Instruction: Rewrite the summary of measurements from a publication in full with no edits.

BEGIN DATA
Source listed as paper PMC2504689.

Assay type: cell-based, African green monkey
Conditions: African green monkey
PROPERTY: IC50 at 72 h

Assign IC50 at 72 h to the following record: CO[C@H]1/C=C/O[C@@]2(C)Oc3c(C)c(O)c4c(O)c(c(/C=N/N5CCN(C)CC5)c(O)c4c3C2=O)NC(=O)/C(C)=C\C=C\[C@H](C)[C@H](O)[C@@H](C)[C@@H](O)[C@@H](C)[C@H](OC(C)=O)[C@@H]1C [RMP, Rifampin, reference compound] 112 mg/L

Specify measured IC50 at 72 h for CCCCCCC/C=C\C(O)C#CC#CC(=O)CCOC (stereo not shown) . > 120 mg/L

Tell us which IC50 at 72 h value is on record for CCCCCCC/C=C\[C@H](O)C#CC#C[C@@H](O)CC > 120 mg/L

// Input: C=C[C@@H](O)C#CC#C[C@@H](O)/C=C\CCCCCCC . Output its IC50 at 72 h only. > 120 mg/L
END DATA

Source listed as paper PMC2504689.

Assay type: cell-based, African green monkey
Conditions: African green monkey
PROPERTY: IC50 at 72 h

Assign IC50 at 72 h to the following record: CO[C@H]1/C=C/O[C@@]2(C)Oc3c(C)c(O)c4c(O)c(c(/C=N/N5CCN(C)CC5)c(O)c4c3C2=O)NC(=O)/C(C)=C\C=C\[C@H](C)[C@H](O)[C@@H](C)[C@@H](O)[C@@H](C)[C@H](OC(C)=O)[C@@H]1C [RMP, Rifampin, reference compound] 112 mg/L

Specify measured IC50 at 72 h for CCCCCCC/C=C\C(O)C#CC#CC(=O)CCOC (stereo not shown) . > 120 mg/L

Tell us which IC50 at 72 h value is on record for CCCCCCC/C=C\[C@H](O)C#CC#C[C@@H](O)CC > 120 mg/L

// Input: C=C[C@@H](O)C#CC#C[C@@H](O)/C=C\CCCCCCC . Output its IC50 at 72 h only. > 120 mg/L